Anyway, I know I said our group presentations were today, but I lied–pole.  They are actually tomorrow morning (12/9).  We’ve been preparing all morning.  So tomorrow there will be ~80-90 people from the surrounding area here at our home.  I feel like it’s the night before our relatives come for Christmas mom—SO MUCH CLEANING I WANT TO CRY. I am both nervous and excited for tomorrow.  Anywhere from 10-30 governmental groups will be attending alongside countless Maasai agro-pastoralists and many more community members.  Preparing for these presentations has been quite challenging because I have never had to utilize two translators before.  We will be having both Swahili and Maa translations and it’s tough…because every few sentences you have to pause for translation so it’s both easy to lose your train of thought and frustrating when you’re on a role explaining something and have to stop abruptly.  Furthermore, without going into too much detail, our research more or less proved that pastoralism is no longer completely sustainable given the implications of climate change.  From an ecological standpoint, the community must reduce their herd sizes to prevent overgrazing and soil compaction within the rangelands; however, you cannot simply tell these people to reduce their herd.  Especially after the completely damaging drought of 2008-2009.  Someone I interviewed went from 400 livestock to 30.  The cattle are these people’s source of livelihood; they are their food, money, and pride.  If us American students come in here and naively preach to them about reducing livestock number, it would just be terrible.  The drought is an extremely touchy subject to most here so it’s been a challenge to cater to the crowd’s sentiments.

I’ve been living and breathing rangelands for the past month so now…I need a break.  I am going to the Kenyan coast on Sunday!!!  I know this isn’t part of the program so technically I shouldn’t be blogging about it but sorry, I will keep it short.  Sunday morning after we are dropped at the Nairobi airport ( 🙁 ) a few of us are taking a giant bus through Mombasa and south to Diani Beach.  We are staying in a tree house…I kid you not thank god my childhood fantasies are finally being fulfilled.  We’ve already planned out our first day’s excursion: CAMEL RIDES ALONG THE BEACH! I mean it doesn’t have the romantic and classy vibe that a horse rids possesses, but seriously how beautiful are these creatures!  They walk through the ocean and bring you to sand bars…which brings us to our next stop, Ali Barbour’s Cave Restaurant and Bar.  It’s literally on a sand bar in a huge cave. HOW COOL. There’s also a dance club outback Kenyan music is so awesome.  We also bought CDs in the market (for a few pairs of socks) so that we don’t stick out like mzungus (we are no longer mzungus…we decided the title ends after living in Africa for 4 months). So anyway, as you can see, I have quite a bottle of emotions…and the fact that I leave Africa in a week?  I don’t even want to talk about it. Wish me luck!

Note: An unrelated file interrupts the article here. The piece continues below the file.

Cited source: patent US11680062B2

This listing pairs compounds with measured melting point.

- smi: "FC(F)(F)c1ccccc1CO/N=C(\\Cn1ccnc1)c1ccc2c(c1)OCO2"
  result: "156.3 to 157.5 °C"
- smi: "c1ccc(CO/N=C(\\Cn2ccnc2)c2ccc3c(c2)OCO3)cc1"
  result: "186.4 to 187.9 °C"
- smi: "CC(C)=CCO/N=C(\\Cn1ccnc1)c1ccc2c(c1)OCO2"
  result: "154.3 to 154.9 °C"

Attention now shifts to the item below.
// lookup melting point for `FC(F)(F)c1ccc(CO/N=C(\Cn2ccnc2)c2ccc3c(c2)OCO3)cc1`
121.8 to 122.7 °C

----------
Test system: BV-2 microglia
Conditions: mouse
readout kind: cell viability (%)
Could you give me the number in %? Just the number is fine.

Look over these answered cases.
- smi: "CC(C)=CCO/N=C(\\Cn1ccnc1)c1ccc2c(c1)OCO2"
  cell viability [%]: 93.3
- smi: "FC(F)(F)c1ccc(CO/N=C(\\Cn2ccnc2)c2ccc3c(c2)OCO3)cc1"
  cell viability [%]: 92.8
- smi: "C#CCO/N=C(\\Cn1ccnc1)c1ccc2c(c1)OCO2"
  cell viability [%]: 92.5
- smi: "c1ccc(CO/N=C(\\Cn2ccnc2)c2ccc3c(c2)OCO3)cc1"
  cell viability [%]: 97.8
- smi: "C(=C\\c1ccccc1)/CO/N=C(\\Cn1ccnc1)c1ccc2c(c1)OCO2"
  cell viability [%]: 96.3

☮ Hannah

– 13 hours until our 15 minute one on one presentations with our research advisors

– 24 hours until I hand in my research paper (currently on page 52/[?])

– 36 hours until our 30 minute presentations to the Maasai community

-108 hours until I leave Kilimanjaro Bush Camp

– 132 hours until this SFS program concludes

-133 hours until I go to the Kenyan coast to ride camels and see if the Indian Ocean feels any different than the Atlantic or Pacific 🙂

– 339 hours until I am making Christmas cookies back in OH with my family!

I feel like even if I stayed awake for the next 339 hours I still wouldn’t be able to finish this paper.  I know I always say pray for me…but this time…more than ever…please pray for me.

☮ Hannah

Every day, whether it be the ice water shooting out of the showers or the dung beetles you wake up with (literally wake up with, in your sleeping bag), it’s easy to become on edge.  I know when this “natural way of life” sometimes consumes us, it’s easy to start to complain & lose sight of where we actually are.  It’s like, “Ugh I hate having to travel everywhere at night with close-toed shoes, headlamps, and an askari…but then again, it’s because elephants sometimes hang around the latrines…because wait…we’re in Africa….that huge continent on the other side of the world…okay nevermind my life is pretty cool right now…I can handle the headlamp headband.” Hence in the midst of writing a behemoth research paper, I need to talk about something that I was more than fortunate to experience firsthand…in hopes that my optimism will come out from hiding.